Mike Zee
mike zee
10/31/2005
Hello, Can you help. We're do-it-yourselfers. We're having trouble with the flashing at the slope transition. We ordered the flashing but did not specify width, thinking that it would be standard for the type of roofing we chose. We're installing the lock-seam with hidden screws. The flashing at the slope break is 9 inches wide, 4 inches on the uphill portion, and 5 inches on the downhill portion. The problem is that it is not bent at the angle we need. It needs to be opened up to a greater angle (i.e. more obtuse angle) so that it lays against the top of the standing seams on the lower roof. The upper roof has the steeper pitch. How can I change the angle? I tried improvising a sort of a "break" using 2x4's clamped along the length of the flashing. Then i tried bending it using my weight. It actually did bend quite a bit, but not enough. And it was quite difficult. Luckily I got away with this bone-headed manuever without scratching the surface. Is there a better way to bend to the angle I need? Should I have ordered wider flashing? And should I have ordered the exact angle? Also I'm having trouble getting the rake trim and the eave trim to meet cleanly at the corners. We have a good pair of nibblers, and cutting is not a problem. But is there a standard for getting them to meet tightly without just screwing though the metal into the fascia boards. Thanks, in advance. Mike.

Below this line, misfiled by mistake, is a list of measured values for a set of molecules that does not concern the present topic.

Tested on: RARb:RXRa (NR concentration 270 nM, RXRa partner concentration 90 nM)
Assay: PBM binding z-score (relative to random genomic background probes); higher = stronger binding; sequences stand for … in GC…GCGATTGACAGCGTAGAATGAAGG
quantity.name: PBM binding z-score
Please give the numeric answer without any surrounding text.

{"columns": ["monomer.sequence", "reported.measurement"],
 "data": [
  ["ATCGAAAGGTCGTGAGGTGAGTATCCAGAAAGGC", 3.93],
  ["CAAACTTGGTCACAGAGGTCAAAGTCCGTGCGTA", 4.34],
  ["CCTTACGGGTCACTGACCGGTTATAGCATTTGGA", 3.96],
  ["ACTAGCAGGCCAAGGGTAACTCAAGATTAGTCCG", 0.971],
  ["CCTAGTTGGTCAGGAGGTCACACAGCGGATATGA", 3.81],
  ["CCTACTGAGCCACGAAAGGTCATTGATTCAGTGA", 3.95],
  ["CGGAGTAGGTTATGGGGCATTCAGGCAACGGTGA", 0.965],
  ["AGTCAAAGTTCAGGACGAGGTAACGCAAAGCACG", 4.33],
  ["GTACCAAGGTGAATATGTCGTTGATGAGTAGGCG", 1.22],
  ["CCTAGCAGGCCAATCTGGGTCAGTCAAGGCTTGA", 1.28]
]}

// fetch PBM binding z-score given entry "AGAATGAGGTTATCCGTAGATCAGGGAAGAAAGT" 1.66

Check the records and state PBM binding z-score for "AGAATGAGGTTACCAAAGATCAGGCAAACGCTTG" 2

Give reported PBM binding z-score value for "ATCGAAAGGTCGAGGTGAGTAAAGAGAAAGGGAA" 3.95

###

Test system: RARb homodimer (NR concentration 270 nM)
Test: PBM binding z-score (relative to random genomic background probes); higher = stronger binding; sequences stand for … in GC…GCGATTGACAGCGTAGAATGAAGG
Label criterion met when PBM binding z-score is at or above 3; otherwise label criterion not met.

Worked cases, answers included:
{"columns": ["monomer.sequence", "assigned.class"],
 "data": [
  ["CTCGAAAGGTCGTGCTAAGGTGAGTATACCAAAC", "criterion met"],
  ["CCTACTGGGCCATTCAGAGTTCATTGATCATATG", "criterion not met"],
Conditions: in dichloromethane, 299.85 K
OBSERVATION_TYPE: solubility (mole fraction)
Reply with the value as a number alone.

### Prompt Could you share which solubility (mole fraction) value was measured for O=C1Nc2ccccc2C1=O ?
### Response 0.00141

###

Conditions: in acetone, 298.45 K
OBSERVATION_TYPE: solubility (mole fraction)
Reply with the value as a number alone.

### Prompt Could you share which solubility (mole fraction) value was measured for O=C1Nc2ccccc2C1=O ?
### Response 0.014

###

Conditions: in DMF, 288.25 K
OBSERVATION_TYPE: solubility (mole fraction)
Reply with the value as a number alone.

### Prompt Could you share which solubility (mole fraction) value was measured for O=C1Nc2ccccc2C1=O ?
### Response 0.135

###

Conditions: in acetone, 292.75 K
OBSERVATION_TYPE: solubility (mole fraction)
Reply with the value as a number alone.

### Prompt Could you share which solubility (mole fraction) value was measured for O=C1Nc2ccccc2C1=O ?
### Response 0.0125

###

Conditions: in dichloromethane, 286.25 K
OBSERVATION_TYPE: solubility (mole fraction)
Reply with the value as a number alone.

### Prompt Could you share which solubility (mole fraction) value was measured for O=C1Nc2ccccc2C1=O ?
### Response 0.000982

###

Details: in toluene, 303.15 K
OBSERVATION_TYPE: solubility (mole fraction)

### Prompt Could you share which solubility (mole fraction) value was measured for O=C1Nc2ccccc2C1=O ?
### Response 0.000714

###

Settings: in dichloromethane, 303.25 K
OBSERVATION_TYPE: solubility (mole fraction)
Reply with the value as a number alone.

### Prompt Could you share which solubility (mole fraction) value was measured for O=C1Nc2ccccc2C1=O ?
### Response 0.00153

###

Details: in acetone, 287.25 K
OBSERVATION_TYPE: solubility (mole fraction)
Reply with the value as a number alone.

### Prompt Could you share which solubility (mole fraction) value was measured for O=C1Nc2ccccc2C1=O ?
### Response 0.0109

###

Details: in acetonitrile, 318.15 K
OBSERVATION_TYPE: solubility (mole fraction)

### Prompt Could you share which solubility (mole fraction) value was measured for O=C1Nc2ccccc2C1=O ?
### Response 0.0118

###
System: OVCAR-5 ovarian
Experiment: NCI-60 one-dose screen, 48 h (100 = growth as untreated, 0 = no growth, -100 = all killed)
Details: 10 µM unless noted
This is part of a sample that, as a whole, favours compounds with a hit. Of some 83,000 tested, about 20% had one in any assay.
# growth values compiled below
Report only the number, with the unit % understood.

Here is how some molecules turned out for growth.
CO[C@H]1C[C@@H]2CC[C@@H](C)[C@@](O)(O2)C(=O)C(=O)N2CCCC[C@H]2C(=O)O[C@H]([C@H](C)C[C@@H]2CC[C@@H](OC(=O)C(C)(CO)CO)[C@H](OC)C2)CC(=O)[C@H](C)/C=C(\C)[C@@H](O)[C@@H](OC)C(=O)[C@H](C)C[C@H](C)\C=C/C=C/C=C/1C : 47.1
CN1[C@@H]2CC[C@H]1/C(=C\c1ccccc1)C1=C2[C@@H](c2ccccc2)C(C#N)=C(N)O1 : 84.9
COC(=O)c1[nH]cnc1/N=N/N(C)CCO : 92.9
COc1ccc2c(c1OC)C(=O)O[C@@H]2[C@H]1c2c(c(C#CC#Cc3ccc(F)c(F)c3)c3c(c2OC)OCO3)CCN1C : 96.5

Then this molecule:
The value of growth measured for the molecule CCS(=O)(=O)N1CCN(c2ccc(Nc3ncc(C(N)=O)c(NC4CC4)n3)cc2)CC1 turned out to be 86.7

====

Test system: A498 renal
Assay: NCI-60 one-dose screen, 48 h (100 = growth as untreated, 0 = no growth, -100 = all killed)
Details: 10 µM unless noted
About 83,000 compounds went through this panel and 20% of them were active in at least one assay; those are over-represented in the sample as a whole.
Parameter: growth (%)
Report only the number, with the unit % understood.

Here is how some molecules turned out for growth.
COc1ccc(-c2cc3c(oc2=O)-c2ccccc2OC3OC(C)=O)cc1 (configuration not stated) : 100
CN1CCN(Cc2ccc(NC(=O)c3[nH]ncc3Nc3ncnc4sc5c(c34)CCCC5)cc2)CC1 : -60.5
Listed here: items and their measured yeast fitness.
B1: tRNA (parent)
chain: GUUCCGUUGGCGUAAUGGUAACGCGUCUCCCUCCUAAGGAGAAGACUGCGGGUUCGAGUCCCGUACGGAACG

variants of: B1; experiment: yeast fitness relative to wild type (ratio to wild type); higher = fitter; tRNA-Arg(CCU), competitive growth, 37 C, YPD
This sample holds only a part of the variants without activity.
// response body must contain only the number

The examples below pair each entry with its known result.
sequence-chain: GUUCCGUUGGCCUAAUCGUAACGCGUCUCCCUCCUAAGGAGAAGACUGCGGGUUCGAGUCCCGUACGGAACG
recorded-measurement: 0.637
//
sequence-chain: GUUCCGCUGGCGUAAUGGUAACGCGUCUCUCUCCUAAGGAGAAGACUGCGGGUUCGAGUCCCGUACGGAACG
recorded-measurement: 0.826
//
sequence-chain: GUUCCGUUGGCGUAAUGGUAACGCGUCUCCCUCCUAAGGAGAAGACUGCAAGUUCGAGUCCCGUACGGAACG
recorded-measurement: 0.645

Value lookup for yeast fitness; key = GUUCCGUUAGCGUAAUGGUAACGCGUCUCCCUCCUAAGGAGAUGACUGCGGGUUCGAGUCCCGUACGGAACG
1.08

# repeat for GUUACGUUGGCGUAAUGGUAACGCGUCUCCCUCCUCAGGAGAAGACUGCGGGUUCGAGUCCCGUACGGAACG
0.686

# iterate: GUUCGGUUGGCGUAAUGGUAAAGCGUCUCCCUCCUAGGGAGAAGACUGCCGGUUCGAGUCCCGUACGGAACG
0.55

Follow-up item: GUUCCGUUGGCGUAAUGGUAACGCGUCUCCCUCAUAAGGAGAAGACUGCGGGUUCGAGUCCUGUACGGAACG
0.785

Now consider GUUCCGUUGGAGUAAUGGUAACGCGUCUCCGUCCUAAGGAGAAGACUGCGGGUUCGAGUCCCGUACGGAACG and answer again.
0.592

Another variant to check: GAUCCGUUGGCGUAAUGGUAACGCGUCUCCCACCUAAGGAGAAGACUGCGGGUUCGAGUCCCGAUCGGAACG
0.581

Todd Miller
Classic Products, Inc.
10/31/2005
Oftentimes, when drip edges meet at a corner, one of the pieces is cut long and folded around the corner and then the other piece lays on top of that. It just helps provide a more finished look. As far as the pitch change flashing ... take the flashing to a local sheet metal shop -- they should be able to re-form it a bit. You want to make sure that the flashing is mounted high enough on the upper roof so that it maintains a positive pitch down to the lower roof. Yeah, they should not have formed this sort of flashing for you without knowing the roof pitches involved.
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